Preferably the gear ratio of the rack and pinion is such that the drum will be moved through 360 as the plunger 7 is rnoved upwardly from the position shown in FIG. 3 to the position in which the spring 8 goes solid by engagernent of adjacent convolutions thereof together. The number of pounds reuired to produce this movement of the plunger will depend upon the stiffness of the spring 8, and it is contemplated that the device will be constructed to Weigh different Weights. Thus, for example, the spring might be of such stilness as to require fty pounds for movement into solid position and the drum might be calibrated to indicate weight between twentydive and fifty pounds. Thus, when weighing luggage of `less than twenty-five pounds, the spring will not be compressed ap# preciably and therefore the dial for the drum will not be rotated.

A piece of luggage weighing fifty pounds is extremely heavy and it is contemplated that scale handles having a lower weight range, say from fifteen to forty pounds, will be more popular.

As shown in the drawings, particularly FTGS. 2 and 3, when the frame is registered with the base it is retained by spring pressed means 35, so that accidental movement of the frame out of registration with the base is not likely. While this form of retainer is advantageous in that the holding device is completely concealed when the handle is in normal position and further for the fact that no buttons or levers need be operated to release the handle, the use of other types of retaining means is contemplate The base 2 and the frame l5 may be formed by die casting of a lightweight material, such as aluminum or an aluminum alloy, or if desired may be composed of a rugged plastic such as a thermosetting phenol condensation product.

The device may be plated or colored to match the color of the luggage or to contrast therewith, as desired. When installed upon the luggage, the appearance thereof is not deteriorated.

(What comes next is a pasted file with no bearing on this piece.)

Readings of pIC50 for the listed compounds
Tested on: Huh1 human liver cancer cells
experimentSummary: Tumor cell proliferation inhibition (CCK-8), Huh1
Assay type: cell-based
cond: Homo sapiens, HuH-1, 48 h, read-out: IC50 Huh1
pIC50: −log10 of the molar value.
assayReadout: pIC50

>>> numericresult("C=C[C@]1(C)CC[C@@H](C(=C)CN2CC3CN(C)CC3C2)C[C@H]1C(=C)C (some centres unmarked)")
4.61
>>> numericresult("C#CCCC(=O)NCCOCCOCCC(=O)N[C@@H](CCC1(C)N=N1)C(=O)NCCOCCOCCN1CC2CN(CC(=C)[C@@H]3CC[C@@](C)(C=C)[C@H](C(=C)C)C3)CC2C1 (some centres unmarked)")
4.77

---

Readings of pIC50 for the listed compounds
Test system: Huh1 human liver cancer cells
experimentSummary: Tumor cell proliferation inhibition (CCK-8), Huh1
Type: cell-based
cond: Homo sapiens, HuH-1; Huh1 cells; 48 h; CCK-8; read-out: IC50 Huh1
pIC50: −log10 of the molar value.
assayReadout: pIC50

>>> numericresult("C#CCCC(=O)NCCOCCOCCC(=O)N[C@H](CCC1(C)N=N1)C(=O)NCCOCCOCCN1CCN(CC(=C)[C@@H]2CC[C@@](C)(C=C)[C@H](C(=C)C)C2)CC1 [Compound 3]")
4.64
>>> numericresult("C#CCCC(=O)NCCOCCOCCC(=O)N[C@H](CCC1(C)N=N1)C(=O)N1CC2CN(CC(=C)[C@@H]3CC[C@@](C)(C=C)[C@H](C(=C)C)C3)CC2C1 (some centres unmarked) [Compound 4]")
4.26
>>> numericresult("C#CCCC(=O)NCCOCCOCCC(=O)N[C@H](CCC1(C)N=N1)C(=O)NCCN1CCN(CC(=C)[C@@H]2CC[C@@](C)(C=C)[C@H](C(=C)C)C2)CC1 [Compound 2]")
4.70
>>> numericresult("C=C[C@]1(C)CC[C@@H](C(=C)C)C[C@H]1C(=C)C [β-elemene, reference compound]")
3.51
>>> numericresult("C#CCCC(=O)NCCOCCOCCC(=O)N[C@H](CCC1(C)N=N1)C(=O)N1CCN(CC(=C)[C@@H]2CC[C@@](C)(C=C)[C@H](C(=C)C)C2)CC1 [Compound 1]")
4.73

A-s shown in the drawings, cavity 9 opens into the side of the central portion 3 of the base and is enclosed by a plate 36 secured therein in convenient manner such as by screws. This arrangement is advantageous in that it permits access to the cavity and weighing mechanism contained therein, even though the base be 4attached to the luggage in permanent fashion such as by rivets. It is contemplated, however, that it may be desirable to have the cavity 9 open in the bottom surface of the base, in which case the cavity will be closed by the luggage itself and a closure plate such as 36 will not be necessary.

From the foregoing, it will be apparent that the device of the present invention provides a scale handle for luggage in which, when the handle is in normal position, the scale device is not stressed at all. Then when it is desired to Weigh the luggage, the handle can be rotated to weighing position and the luggage lifted by grasping the handle. With the handle centered upon the longitudinal and transverse median lines of the luggage, proper balance is achieved and the weight of the luggage accurately indicated. When in normal position, the weighing device is completely concealed.

While we have shown and described a preferred embodiment, of our invention, we have done so by way of example only, as there are many modifications and adaptations which can be made by one skilled in the art within the teachings of the invention.

Having thus `complied with the statutes and shown and described a preferred embodiment of our invention, what We consider new and desire to have protected by Letters Patent is pointed out in the appended claims.

What we claim is: